As the scope of our inquiry thus widens to encompass the present day, it naturally circumscribes the further past as well, but Goldberg demurs: Responding to his friend US News writer Scott Galupo, Goldberg rejected the idea in a manner that resembles his rejection of that un-powerful mitigation defense of mine discussed above:
If you want to claim everything stemming from the Western Enlightenment tradition as “progressive” you’re free to do so. But analytically, where does that get you? By this logic we’re all progressives—and by all, I mean conservatives, libertarians, Bolsheviks, liberals, anarchists, and Maoists—because we’re not Medievalists.
Maybe it gets us this far: The Progressives were not an aberration. They represent continuity, under radically transformed circumstances, in the same direction as the Founders’ historic statement to the ages, which has been succinctly translated into modern vernacular by historian Gordon Wood:
The illimitable progress of mankind promised by the Enlightenment could at last be made coincident with the history of a single nation. For the Americans at least, and for others if they followed, the endless cycle of history could finally be broken.
It was much the same promise that Tommy W. Wilson, 24 years old, could embrace in 1881, when he associated himself with a “younger generation of Southern men… full of the progressive spirit.” It’s the same promise all Americans still have available to them more than a century later – among other things: to progress beyond Progressivism, and to expose today’s nominal progressives as the regressive, reactionary anachronisms they too often are.
For the space of an extended epoch, men and women of the progressive spirit re-defined America because Americans increasingly voted for them to do so. Compared to the socialists, communists, anarchists, and, later, the fascists, all representing varieties of panic in the face of industrialism and its discontents, the Progressives qualify as relatively and meaningfully conservative. Whatever they perceived, thought, and did wrong, they conserved enough of the American possibility for us still to be arguing about it today – in their day no certain prospect.
No one sane has a way forward that won’t still leave us in their shadow for the foreseeable/imaginable future. Their mere negation may have seemed a tenable political position at the dawn of the Age or Episode of Obama, but is less so under approaching responsibility, in perilous times. I differ with Robert Laird/Instapunk on particulars, but I like how he frames the needed discussion in his own post on Wilson – away from “him” or “them,” toward “us” (original emphasis):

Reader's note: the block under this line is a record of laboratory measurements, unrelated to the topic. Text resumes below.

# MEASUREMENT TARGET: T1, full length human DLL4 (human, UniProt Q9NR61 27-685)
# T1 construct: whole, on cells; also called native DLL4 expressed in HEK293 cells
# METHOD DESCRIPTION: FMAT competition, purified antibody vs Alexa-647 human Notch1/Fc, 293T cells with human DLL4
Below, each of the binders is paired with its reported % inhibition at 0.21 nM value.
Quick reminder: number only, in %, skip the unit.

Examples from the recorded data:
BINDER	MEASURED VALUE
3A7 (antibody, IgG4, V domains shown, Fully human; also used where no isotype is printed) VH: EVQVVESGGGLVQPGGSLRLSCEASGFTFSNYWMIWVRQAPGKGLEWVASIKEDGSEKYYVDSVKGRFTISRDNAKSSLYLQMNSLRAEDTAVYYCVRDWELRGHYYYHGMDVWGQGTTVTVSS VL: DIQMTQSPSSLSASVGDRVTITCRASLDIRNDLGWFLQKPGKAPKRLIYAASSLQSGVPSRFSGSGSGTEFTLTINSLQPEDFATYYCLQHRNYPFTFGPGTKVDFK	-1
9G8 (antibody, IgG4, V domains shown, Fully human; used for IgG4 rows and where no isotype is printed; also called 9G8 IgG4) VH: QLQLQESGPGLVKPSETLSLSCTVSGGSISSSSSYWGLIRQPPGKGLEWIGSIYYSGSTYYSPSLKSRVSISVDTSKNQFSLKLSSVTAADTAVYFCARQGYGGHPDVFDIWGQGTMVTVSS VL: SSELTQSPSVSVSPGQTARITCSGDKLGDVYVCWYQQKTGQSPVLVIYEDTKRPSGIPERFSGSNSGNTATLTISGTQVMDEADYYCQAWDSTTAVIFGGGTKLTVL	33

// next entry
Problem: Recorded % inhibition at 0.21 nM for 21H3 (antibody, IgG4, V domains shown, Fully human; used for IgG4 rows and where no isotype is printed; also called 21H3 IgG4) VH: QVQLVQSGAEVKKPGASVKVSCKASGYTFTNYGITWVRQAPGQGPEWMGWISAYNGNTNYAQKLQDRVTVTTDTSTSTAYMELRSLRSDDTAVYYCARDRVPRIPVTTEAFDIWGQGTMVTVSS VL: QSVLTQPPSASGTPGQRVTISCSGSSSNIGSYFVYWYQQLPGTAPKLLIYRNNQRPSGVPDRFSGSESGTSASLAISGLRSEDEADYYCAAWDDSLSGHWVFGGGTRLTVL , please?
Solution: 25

The potential destruction of America and its constitution is not a predestined outcome of a plot hatched by Woodrow Wilson and his racist, anti-semitic Princeton football cronies. It’s a possible outcome of our inattentiveness, our indifference, our poor decision making, our short-sighted thinking and convenient memories. It’s nice to know where dangerous and contemporarily destructive ideas originated. But it doesn’t absolve us of our responsibilities. Which are located in the here and now, with absolutely no room for evasion or delusion.
In other words: Forget Wilson. He doesn’t really matter.
Of much more concern: The deep improbability that the bromides of yesteryear – sung over a chorus of “NO!” – can do more than motivate a fickle segment of the electorate for a short while, or to any great purpose. This assessment seems to haunt the hated, hunted pundits and office-holders who decline the path of least immediate resistance to the Tea Party and its hosts. Meanwhile, the hard right’s anger with the “traitors,” with the progressives, and with the Wilsonian Progressives – not the disagreement, the annihilating anger – derives first from their self-imposed isolation from the American project, but also from fearful uncertainty, no clear idea what the dog will do with the rambling wreck if he catches it; and from fearful certainty, of the compromises and betrayals to come, forced on imaginary purisms by consensual mass democracy.
Conservatives will, by definition, look to the past for inspiration and instruction. The 18th Century British politician and essayist Edmund Burke, a man whom Jonah Goldberg likes to call the founding father of modern conservatism, had much sage advice, but his idioms will strike many Americans as obscure. Fortunately, the United States produced at least one major interpreter of Burke’s conservatism for un-conservative times (my emphasis):
Questions of government are moral questions, and … questions of morals cannot always be squared with rules of logic, but run through as many ranges of variety as the circumstances of life itself. … The politics of the English-speaking peoples has never been speculative; it has always been profoundly practical and utilitarian. Speculative politics treats man and situations as they are supposed to be; practical politics treats them (upon no general plan, but in detail) as they are found to be at the moment of actual contact.
As for that Burkean – his name, what else he had to say – I think we just agreed to forget him, though I’m willing to re-consider.
cross-posted at Zombie Contentions